The six content domains covered by the crane inspector certification tests are: (1) pre-inspection survey, (2) records review, (3) visual inspection, (4) operational testing, (5) load testing and load charts, and (6) post-inspection. Candidates will also be required to pass the written portion of the respective CCO crane operator exam(s), although those who are currently CCO-certified operators will not need to retake those tests as long as their operator certification remains in good standing. While there is no practical exam, several written test items are pictorially based in order to test candidates on their observational skills.

“We expect that this new crane inspector certification will be popular with owners and employers who understand the safety and cost benefits of a professionally developed assessment process and who recognize its place within a comprehensive risk management process, while also meeting their obligations under state and federal requirements,” said NCCCO Program Manager, Joel Oliva. The new crane inspector certification will also show that inspectors are qualified to inspect cranes as required by OSHA 29 CFR 1926 Subpart CC, which states that cranes must be inspected after assembly, repair, jumping, and disassembly.

For more information about the new crane inspector certification program—including a candidate handbook, application, and experience forms—check the NCCCO website at http://www.nccco.org/certification/craneinspector.html.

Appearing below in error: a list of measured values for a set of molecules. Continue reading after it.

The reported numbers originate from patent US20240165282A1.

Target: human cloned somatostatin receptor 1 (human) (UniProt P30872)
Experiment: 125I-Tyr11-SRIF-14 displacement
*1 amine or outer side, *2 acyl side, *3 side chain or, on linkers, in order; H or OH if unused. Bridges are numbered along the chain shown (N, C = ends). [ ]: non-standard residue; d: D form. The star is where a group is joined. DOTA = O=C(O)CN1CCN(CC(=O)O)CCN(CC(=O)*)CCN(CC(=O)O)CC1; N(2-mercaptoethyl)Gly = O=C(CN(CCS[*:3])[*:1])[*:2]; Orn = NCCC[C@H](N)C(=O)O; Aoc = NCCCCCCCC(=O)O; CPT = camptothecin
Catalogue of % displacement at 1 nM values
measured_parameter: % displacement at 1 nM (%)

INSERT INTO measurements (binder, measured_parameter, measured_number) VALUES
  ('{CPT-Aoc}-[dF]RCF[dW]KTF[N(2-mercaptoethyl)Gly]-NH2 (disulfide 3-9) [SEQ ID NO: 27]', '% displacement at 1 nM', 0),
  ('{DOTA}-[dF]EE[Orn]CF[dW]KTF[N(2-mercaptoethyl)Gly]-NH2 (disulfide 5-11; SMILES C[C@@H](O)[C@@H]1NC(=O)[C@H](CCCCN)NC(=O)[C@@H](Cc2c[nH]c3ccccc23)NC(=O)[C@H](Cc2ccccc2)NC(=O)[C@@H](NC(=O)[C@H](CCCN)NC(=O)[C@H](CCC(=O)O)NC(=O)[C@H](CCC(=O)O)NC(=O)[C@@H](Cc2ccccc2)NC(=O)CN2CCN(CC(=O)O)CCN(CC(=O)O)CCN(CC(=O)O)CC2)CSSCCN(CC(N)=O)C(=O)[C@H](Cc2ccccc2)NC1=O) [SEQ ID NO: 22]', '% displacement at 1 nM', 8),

CONEXPO-CON/AGG 2011 Offers New, Expanded Education Opportunities

CONEXPO-CON/AGG 2011 attendees will find more industry-focused education at the event than ever before, providing additional value to their show experience.

More than 125 sessions will help contractors, business owners, construction materials producers, end-users and other industry professionals meet the challenges in a changing marketplace. More hands-on workshops will be held, and industry organizations have expanded their certification and examination programs for the convenience of show attendees.

CONEXPO-CON/AGG 2011 will be held March 22-26, 2011 at the Las Vegas Convention Center in Las Vegas, USA.

Select sessions in the CONEXPO-CON/AGG 2011 education program will be conducted with simultaneous Spanish interpretation. Continuing education credits (CEUs) will be offered. Session tickets are available singly or in money-saving packages, and signing up ahead of time saves time and money. See the Education section of the show website www.conexpoconagg.com for full details.